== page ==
anxiety, health, life

Compassionate Physical Touch for Wellness and Mental Health

Touch is a fundamental communication between people. It allows us to communicate compassion better that words or facial expression.

Touch is the most important element of bonding and compassion between humans. There are neurochemical effects of skin to skin touch. Compassionate touch is critical for the brain and the body to be healthy. We need human touch to be well.

We need  human touch in order to have good mental health. People who are touch deprived can develop mental illness.

People with mental illness can become worse from a lack of pleasant  physical touch. Compassionate touch reduces stress hormones, including cortisol. When someone touches your skin in a pleasant way, it makes you feel calmer and safer. Anxious feelings  of being in danger and feeling that there is a  threat can be reduced.

People deprived of pleasant physical touch  can develop high levels of stress hormones. High levels of stress hormones on a regular basis will cause a condition of severe anxiety disorder. Depression is often a condition that goes hand in hand with anxiety disorders.

“When a person receives a pleasing touch, the hormone oxytocin is released in the brain. Oxytocin is linked with human bonding, socializing and maternal instincts. It helps alleviate anxiety and fear and is critical in trust-building. There is even a specialized part of the nervous system in our skin, known as tactile C fibers, that is specialized to pick up compassionate touch.” Pracha Touch

Physical touch can promote healing in the body and reduce the likelihood for disease and illnesses. This includes both physical and mental illnesses. Insomnia can be relieved by the hormone balancing effect of skin to skin touch that is pleasant.

Some people with mental illness may have been touch deprived as infants and as children. There is research about the necessity of touch for proper development and growth.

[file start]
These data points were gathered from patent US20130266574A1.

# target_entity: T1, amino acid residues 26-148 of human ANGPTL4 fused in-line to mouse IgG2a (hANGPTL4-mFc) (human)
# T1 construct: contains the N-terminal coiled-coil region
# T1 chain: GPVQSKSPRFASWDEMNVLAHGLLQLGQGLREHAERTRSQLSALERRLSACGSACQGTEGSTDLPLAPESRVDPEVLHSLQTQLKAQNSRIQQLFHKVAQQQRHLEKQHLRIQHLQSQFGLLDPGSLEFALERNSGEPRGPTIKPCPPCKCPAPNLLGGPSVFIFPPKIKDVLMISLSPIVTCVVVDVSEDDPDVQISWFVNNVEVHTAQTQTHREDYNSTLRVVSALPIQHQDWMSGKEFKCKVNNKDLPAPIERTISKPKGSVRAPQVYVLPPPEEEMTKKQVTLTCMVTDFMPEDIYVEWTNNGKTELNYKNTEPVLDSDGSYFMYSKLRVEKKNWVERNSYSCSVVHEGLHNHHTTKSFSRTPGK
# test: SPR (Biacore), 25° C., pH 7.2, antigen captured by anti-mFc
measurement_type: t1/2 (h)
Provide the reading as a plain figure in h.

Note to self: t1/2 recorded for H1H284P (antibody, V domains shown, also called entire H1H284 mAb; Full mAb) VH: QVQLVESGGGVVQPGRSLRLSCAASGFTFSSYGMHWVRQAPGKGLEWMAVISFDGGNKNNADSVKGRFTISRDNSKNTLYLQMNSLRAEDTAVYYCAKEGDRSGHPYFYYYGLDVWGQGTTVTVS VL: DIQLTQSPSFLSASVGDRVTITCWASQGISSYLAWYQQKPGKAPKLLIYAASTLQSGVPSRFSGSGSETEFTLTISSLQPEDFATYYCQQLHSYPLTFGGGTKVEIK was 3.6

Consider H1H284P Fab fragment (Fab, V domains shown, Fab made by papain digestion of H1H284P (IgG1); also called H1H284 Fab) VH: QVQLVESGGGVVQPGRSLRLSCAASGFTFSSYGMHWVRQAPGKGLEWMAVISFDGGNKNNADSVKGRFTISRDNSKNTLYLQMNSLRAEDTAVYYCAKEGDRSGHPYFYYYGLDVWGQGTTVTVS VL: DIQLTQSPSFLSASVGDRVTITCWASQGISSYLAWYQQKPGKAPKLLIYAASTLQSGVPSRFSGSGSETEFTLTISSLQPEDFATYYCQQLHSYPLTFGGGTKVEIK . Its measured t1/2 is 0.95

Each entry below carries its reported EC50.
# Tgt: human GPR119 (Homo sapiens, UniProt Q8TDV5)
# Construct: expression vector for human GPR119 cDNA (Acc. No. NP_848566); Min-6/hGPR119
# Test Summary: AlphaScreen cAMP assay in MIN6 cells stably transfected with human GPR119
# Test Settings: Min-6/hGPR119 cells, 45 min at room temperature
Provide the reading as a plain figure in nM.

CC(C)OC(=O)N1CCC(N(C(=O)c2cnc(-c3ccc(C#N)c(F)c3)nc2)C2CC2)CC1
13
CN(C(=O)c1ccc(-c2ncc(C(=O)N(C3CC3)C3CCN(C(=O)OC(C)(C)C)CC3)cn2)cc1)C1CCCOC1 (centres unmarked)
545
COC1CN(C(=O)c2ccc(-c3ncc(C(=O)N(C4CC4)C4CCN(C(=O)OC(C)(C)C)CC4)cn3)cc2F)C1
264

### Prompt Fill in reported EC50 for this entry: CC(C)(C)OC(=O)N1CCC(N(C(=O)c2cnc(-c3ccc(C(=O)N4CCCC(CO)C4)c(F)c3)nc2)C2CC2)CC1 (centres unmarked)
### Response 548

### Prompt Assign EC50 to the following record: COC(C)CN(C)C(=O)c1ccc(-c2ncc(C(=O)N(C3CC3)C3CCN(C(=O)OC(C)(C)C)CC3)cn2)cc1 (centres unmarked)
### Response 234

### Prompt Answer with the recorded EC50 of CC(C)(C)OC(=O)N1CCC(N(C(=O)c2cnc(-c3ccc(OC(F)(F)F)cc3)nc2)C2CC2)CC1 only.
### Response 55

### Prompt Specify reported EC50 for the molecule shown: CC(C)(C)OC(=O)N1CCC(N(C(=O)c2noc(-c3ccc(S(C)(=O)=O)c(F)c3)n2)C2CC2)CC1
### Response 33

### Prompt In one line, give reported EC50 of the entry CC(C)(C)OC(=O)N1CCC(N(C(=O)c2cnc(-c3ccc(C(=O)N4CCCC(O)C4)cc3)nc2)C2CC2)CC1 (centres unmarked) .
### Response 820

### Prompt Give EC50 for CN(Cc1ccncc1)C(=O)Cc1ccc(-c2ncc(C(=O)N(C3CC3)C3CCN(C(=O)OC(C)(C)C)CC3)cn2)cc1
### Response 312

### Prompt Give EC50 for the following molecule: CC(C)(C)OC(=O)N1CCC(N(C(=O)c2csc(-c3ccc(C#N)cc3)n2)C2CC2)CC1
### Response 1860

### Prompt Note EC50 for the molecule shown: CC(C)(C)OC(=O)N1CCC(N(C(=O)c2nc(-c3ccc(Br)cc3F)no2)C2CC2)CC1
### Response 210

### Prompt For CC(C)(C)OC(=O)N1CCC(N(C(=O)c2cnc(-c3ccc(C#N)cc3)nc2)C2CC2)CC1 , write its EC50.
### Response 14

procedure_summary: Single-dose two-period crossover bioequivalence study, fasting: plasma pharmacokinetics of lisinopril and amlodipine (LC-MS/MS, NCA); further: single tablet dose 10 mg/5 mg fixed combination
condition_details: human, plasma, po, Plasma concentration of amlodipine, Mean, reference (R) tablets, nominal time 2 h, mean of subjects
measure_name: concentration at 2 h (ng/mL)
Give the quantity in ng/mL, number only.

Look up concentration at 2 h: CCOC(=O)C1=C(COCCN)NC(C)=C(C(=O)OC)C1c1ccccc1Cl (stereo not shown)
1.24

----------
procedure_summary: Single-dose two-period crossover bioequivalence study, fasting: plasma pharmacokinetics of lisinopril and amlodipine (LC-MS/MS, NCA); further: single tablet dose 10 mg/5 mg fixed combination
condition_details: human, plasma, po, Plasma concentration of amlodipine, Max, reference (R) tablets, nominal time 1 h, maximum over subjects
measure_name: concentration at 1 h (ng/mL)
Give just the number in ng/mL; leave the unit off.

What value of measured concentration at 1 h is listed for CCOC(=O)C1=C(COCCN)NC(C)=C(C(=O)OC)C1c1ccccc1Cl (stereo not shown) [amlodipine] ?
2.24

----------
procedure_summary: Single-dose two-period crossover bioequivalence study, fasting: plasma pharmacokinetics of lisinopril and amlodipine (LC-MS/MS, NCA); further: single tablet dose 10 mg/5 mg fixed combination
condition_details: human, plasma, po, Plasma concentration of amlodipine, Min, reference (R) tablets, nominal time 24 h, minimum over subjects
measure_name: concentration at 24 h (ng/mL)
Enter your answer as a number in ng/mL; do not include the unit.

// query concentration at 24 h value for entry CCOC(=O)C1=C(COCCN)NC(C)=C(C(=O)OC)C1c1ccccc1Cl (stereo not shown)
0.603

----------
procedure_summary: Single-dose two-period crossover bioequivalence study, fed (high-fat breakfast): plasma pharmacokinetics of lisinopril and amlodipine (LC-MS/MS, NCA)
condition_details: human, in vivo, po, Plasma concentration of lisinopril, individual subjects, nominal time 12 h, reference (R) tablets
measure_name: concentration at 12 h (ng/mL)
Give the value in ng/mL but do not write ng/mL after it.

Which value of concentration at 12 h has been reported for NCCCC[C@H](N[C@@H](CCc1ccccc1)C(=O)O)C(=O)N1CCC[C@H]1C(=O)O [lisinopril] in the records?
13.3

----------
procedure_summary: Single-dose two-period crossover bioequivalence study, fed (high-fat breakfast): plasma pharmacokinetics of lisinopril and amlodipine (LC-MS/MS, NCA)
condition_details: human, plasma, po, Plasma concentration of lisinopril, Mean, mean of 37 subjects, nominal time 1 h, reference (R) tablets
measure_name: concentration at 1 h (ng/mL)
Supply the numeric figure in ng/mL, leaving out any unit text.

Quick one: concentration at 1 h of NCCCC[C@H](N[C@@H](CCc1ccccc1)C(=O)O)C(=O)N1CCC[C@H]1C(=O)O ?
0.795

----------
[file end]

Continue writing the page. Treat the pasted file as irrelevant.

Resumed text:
There was research by John Bowlby and Renee Spitz, during WW II, about the effect of touch on infants. Infants that were orphans, living in institutional settings were not held by the caregivers.

The lack of compassionate touch caused a 75% mortality rate. Also, the infants had a lower weight and length than infants of the same age. They did not develop properly due to the lack of being comforted. The compassionate touch of the mother is comforting to an infant and reduces fear and anxiety of the baby.

Babies need to have their nervous systems regulated by the mother. Infants do not  have the capacity to regulate their own nervous systems. Infants even regulate their breathing with their mother’s breathing. Babies that sleep with their mother have a dramatically lower incidence of infant death syndrome.

If the baby forgets to take a breath, the mothers breath on the baby’s face will cause the baby to draw in a breath. The baby will be calmed by the sound of its mother’s heartbeat.

“In some of the most dramatic new findings, premature infants who were massaged for 15 minutes three times a day gained weight 47 percent faster than others who were left alone in their incubators – the usual practice in the past. The massaged infants also showed signs that the nervous system was maturing more rapidly: they became more active than the other babies and more responsive to such things as a face or a rattle.” Daniel Goleman New York Times

The United States is one of the most touch deprived countries in the world. In studies, we come up second to England